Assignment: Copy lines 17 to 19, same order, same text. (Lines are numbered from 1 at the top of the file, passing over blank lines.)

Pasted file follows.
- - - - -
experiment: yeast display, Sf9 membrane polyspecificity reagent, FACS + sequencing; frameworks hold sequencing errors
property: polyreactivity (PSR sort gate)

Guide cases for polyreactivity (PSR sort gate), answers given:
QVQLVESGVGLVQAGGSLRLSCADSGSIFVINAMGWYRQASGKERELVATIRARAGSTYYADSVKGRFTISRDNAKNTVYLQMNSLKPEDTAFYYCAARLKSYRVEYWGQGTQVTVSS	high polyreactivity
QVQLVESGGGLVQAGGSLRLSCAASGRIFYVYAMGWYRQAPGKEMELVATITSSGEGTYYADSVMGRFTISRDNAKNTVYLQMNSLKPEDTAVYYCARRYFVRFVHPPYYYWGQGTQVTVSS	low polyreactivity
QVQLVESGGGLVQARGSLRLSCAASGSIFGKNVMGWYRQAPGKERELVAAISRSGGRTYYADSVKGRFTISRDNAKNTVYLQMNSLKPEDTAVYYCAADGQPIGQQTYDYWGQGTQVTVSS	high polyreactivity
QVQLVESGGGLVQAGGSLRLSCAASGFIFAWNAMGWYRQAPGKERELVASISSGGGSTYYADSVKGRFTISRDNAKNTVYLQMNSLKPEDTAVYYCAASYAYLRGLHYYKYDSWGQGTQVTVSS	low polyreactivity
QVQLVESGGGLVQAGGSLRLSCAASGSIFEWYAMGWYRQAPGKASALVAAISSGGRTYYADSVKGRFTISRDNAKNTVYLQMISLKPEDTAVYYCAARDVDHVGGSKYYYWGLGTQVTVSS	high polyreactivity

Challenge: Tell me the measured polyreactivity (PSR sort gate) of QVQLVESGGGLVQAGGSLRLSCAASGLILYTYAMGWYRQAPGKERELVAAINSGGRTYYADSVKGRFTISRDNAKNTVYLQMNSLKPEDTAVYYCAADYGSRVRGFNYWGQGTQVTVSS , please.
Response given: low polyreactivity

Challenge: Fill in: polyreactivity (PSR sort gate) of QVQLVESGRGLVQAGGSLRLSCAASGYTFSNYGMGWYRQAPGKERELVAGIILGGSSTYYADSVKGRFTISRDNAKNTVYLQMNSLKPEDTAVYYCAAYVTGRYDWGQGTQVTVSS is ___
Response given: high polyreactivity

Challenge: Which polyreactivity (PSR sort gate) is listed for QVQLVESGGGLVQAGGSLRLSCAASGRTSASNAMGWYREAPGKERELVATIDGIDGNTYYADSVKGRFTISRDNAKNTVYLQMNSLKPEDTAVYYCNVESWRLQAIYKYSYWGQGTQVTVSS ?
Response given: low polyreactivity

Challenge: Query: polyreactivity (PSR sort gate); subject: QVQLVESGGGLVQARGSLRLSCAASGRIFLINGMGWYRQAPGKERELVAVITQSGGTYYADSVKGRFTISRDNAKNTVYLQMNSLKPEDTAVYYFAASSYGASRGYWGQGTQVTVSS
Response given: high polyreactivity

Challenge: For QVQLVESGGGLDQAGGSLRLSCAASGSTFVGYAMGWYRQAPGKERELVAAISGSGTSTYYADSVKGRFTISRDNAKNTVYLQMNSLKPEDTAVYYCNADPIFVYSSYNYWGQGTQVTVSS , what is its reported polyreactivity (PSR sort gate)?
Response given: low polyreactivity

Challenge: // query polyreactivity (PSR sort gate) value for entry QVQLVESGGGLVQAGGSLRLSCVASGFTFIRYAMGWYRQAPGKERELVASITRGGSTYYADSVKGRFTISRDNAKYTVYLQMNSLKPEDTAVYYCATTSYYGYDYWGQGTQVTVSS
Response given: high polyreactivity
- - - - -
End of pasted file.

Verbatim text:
Challenge: For QVQLVESGGGLDQAGGSLRLSCAASGSTFVGYAMGWYRQAPGKERELVAAISGSGTSTYYADSVKGRFTISRDNAKNTVYLQMNSLKPEDTAVYYCNADPIFVYSSYNYWGQGTQVTVSS , what is its reported polyreactivity (PSR sort gate)?
Response given: low polyreactivity

Challenge: // query polyreactivity (PSR sort gate) value for entry QVQLVESGGGLVQAGGSLRLSCVASGFTFIRYAMGWYRQAPGKERELVASITRGGSTYYADSVKGRFTISRDNAKYTVYLQMNSLKPEDTAVYYCATTSYYGYDYWGQGTQVTVSS